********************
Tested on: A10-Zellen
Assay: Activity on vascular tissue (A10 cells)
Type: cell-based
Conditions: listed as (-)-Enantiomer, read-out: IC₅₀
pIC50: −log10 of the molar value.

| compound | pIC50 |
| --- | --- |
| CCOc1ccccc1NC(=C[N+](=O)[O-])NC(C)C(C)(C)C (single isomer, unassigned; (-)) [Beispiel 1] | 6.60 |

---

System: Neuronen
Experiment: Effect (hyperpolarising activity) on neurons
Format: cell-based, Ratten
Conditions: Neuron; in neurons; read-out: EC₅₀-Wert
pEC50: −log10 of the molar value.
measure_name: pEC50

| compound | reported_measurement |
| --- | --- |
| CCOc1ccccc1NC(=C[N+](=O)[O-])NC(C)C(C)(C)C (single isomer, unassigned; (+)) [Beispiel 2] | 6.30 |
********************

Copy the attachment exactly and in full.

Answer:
Tested on: A10-Zellen
Assay: Activity on vascular tissue (A10 cells)
Type: cell-based
Conditions: listed as (-)-Enantiomer, read-out: IC₅₀
pIC50: −log10 of the molar value.

| compound | pIC50 |
| --- | --- |
| CCOc1ccccc1NC(=C[N+](=O)[O-])NC(C)C(C)(C)C (single isomer, unassigned; (-)) [Beispiel 1] | 6.60 |

---

System: Neuronen
Experiment: Effect (hyperpolarising activity) on neurons
Format: cell-based, Ratten
Conditions: Neuron; in neurons; read-out: EC₅₀-Wert
pEC50: −log10 of the molar value.
measure_name: pEC50

| compound | reported_measurement |
| --- | --- |
| CCOc1ccccc1NC(=C[N+](=O)[O-])NC(C)C(C)(C)C (single isomer, unassigned; (+)) [Beispiel 2] | 6.30 |